I was talking to a parent yesterday about this. He liked the idea of all the kids leaving the tournament with a trophy or medal. He told me a story of when he worked on a cruise line. The passengers got ‘cruise bucks’ for participating in various activities that they could redeem for merchandise. A t-shirt could be had for 10 cruise bucks. One lady was complaining to him that when she was getting her t-shirt for 10 cruise bucks, the person in front of her was redeeming only 7 cruise bucks for her shirt. He asked if that was the last shirt and was told it was not. He asked if the lady didn’t get her shirt in her size, but she did. She just couldn’t seem to enjoy her shirt knowing that another passenger got it for less than 10 cruise bucks.

  I’m probably never going to keep the people whose trophy or medal loses its significance if everyone is getting a prize, but that’s OK with me. Like I said, I’m selling fun, not victory. And since I have 5 entries for April’s tournament less than 1 day after my last one, I have to think there’s going to be enough people who want to buy fun.

Wednesday, March 9, 2011

State of the Unions

  When Republican Terry Branstad was elected Governor for the fifth time after a 16 year hiatus, the defeated outgoing Governor Chet Culver quickly concluded negotiations with the American Federation of State, County, and Municipal Employees (AFSCME) on a new 2 year contract which included yearly raises. Branstad was elected on a platform of smaller government and understanably wants to renegotiate the raises. Equally understandably, the AFSCME is reluctant to do so. The AFSCME and its members are large political contributors with the ratio of its donations 98 to 1 in favor of Democrats, so it is no surprise that a Democratic Governor gave the union a going away present and that a Republican Governor is trying to get back some money to fund his proposed decrease in the corporate tax rate (I imagine that the ratio of donations from corporate tax payers are largely Republican).

  Branstad would also like to see the AFSCME contribute more to their health care and pension in addition to accepting less money. My youngest son Ben thinks Branstad is an idiot, but I’d hate to think an idiot could get elected Governor 5 times. Once or twice maybe, but 5 times? His decision in 1992 to sign a law allowing elected officials to collect their salary AND pension seems pretty smart now that he gets to keep his $50K pension in addition to his $130K governors salary. But since he was making $357K as the president of Des Moines University and gave that job up to run for Governor, Ben may be right after all. In any event, Branstad will get his renegotiations by threatening layoffs to the AFSCME employees and see if he can get his corporate tax cut money that way. The threat of a strike vs. layoffs should make for an interesting spring and summer of negotiations.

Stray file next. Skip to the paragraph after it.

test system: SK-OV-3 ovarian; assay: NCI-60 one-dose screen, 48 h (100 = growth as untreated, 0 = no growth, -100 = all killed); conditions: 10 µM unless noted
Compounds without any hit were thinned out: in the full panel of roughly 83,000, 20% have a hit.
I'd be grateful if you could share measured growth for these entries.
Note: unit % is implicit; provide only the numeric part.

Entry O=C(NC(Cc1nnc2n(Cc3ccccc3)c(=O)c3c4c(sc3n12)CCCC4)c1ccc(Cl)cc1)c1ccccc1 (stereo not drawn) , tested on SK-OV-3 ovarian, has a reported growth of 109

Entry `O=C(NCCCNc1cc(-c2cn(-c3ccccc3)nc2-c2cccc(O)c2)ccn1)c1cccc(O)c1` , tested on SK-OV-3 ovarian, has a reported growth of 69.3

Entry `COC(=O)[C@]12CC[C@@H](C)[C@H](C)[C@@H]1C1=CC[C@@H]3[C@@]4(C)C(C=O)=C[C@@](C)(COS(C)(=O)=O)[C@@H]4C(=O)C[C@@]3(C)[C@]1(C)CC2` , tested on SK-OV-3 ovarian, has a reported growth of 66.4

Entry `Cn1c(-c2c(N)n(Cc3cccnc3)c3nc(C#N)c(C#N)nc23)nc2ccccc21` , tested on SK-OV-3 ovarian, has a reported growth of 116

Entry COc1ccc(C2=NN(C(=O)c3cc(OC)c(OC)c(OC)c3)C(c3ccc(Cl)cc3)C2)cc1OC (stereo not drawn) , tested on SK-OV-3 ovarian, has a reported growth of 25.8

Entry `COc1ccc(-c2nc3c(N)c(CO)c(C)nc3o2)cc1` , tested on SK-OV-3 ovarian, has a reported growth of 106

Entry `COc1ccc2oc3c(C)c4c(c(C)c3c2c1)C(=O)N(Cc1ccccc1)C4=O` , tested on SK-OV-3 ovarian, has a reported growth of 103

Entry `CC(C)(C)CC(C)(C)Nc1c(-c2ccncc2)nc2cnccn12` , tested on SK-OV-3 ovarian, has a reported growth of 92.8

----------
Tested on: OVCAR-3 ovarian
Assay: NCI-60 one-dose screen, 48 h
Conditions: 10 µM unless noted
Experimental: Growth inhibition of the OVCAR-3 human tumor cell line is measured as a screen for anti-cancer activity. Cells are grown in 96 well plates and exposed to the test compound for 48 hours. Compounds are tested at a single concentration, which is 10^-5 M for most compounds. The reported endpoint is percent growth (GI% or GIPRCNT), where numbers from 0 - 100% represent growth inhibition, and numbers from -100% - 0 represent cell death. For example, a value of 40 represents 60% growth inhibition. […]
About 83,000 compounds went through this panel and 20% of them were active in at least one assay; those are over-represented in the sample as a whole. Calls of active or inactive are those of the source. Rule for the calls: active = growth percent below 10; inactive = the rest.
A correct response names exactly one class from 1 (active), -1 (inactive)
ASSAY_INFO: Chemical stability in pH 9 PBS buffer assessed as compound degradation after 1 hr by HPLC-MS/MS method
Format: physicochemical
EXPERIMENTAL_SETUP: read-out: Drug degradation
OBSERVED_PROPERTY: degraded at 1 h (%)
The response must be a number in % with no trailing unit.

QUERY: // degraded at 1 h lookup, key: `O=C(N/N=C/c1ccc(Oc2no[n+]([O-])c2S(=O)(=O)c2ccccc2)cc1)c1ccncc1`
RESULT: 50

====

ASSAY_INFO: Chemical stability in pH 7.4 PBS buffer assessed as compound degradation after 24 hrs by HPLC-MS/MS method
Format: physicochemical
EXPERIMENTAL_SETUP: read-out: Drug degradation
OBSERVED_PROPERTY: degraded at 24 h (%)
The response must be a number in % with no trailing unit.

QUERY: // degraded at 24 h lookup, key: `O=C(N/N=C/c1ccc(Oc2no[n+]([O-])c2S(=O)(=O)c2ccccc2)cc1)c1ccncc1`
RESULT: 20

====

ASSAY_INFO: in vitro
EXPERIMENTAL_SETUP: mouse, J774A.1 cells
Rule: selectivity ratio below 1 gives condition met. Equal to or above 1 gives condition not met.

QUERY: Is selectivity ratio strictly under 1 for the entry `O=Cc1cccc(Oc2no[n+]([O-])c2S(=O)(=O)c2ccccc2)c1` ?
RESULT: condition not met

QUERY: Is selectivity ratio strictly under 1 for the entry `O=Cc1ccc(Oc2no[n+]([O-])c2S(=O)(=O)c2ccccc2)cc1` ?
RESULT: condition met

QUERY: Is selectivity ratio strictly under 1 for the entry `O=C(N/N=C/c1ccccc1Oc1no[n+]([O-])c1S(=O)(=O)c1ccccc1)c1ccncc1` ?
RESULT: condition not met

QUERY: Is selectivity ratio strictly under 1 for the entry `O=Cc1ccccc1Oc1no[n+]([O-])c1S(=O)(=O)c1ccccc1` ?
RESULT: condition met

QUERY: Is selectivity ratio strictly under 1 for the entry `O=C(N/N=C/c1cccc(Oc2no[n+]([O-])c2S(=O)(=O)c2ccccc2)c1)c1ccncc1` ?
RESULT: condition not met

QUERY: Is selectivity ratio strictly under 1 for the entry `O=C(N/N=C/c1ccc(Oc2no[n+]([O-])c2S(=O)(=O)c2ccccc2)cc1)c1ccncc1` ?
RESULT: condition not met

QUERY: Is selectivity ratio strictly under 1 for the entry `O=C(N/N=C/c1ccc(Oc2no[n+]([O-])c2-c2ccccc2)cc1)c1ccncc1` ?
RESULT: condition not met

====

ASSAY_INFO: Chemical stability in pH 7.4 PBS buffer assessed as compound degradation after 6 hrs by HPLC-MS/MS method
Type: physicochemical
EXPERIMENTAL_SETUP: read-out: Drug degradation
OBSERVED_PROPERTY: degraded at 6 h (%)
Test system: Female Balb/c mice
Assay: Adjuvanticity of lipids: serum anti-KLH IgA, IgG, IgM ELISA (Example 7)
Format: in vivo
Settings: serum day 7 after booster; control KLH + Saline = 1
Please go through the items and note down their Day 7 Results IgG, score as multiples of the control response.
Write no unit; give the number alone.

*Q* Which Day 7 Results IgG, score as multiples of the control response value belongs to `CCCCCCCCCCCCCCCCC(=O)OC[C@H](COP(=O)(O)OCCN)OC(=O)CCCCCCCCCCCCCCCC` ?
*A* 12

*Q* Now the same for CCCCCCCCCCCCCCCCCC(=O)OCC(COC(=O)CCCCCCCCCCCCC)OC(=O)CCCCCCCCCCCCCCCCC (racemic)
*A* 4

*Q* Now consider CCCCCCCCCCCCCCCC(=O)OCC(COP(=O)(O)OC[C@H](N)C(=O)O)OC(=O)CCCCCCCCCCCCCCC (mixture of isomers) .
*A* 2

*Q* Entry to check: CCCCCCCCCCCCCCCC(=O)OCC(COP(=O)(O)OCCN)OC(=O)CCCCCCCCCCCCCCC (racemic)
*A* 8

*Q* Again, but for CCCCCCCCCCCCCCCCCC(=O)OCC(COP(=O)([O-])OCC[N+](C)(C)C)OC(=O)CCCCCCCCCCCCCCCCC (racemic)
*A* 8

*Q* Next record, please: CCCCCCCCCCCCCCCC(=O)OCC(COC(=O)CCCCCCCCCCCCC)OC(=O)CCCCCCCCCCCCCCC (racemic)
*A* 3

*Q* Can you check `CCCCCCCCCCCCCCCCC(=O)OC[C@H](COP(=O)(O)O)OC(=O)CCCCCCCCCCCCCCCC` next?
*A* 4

Things are a lot less sane in Wisconsin. Armed with a Republican controlled legislature and what he thinks is a public mandate to balance the budget, Governor Scott Walker and the legislature are trying to vote through a measure that would deny public employee unions the right to bargain collectively for anything but raises below the level of inflation and mandate their contributions to health insurance and retirement plan, among other restrictions (Curiously, the Republican-leaning police and firefighter unions are exempted from the proposed new law). Outnumbered and without the filibuster power the minority party in the US Senate has, the 14 Wisconsin Senate Democrats have left the state to prevent the measure from becoming law, since Wisconsin requires 20 of the 33 State Senators to be present when voting on a budget bill.

  Despite numerous protests and compromise attempts, both sides are standing firm, and now many states (Ohio and Idaho, among others) are trying to write law restricting public union bargaining rights. Even Iowa is getting into the act.

  It’s easy for the politicians to blame the public servants for their own shortfalls at not being able to balance their budget, but unilaterally taking away collective bargaining rights doesn’t seem like the right way to solve their budget problems. I’m not even sure how it could be legal, but in a country where it is OK to abort an inconvenient pregnancy, but a convicted murderer cannot be executed because they may suffer for a few minutes before they die during the lethal injection process I suppose anything goes. Unions were formed almost 100 years ago to combat the employer abuses of the time and their collective bargaining rights were not won without violence and bloodshed. Unions are far from perfect, but taking away collective bargaining rights forces employees to rely on the largesse and goodwill of their employers.